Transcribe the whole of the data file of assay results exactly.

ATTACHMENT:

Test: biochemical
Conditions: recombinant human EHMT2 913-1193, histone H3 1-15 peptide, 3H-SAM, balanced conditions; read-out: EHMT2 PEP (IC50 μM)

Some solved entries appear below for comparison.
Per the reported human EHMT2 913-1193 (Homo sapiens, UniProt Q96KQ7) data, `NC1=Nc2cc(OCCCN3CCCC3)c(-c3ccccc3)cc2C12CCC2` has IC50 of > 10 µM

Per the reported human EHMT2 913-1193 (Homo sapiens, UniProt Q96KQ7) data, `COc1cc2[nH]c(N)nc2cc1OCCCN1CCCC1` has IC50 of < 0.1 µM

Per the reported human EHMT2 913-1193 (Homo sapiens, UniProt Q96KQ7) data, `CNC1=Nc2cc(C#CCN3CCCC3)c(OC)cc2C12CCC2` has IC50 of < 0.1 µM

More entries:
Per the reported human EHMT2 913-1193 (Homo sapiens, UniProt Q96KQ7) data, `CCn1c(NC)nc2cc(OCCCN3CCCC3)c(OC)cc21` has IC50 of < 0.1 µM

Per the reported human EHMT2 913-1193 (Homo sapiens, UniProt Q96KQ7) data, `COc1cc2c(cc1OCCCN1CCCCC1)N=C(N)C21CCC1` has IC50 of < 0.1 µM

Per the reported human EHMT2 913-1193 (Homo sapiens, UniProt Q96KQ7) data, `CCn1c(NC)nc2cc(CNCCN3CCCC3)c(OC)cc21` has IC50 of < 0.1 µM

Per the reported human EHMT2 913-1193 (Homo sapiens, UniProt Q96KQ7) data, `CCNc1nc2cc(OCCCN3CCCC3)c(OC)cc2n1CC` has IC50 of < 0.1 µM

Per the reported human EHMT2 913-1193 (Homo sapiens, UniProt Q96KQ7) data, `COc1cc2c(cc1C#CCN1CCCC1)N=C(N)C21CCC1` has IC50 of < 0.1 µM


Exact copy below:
Test: biochemical
Conditions: recombinant human EHMT2 913-1193, histone H3 1-15 peptide, 3H-SAM, balanced conditions; read-out: EHMT2 PEP (IC50 μM)

Some solved entries appear below for comparison.
Per the reported human EHMT2 913-1193 (Homo sapiens, UniProt Q96KQ7) data, `NC1=Nc2cc(OCCCN3CCCC3)c(-c3ccccc3)cc2C12CCC2` has IC50 of > 10 µM

Per the reported human EHMT2 913-1193 (Homo sapiens, UniProt Q96KQ7) data, `COc1cc2[nH]c(N)nc2cc1OCCCN1CCCC1` has IC50 of < 0.1 µM

Per the reported human EHMT2 913-1193 (Homo sapiens, UniProt Q96KQ7) data, `CNC1=Nc2cc(C#CCN3CCCC3)c(OC)cc2C12CCC2` has IC50 of < 0.1 µM

More entries:
Per the reported human EHMT2 913-1193 (Homo sapiens, UniProt Q96KQ7) data, `CCn1c(NC)nc2cc(OCCCN3CCCC3)c(OC)cc21` has IC50 of < 0.1 µM

Per the reported human EHMT2 913-1193 (Homo sapiens, UniProt Q96KQ7) data, `COc1cc2c(cc1OCCCN1CCCCC1)N=C(N)C21CCC1` has IC50 of < 0.1 µM

Per the reported human EHMT2 913-1193 (Homo sapiens, UniProt Q96KQ7) data, `CCn1c(NC)nc2cc(CNCCN3CCCC3)c(OC)cc21` has IC50 of < 0.1 µM

Per the reported human EHMT2 913-1193 (Homo sapiens, UniProt Q96KQ7) data, `CCNc1nc2cc(OCCCN3CCCC3)c(OC)cc2n1CC` has IC50 of < 0.1 µM

Per the reported human EHMT2 913-1193 (Homo sapiens, UniProt Q96KQ7) data, `COc1cc2c(cc1C#CCN1CCCC1)N=C(N)C21CCC1` has IC50 of < 0.1 µM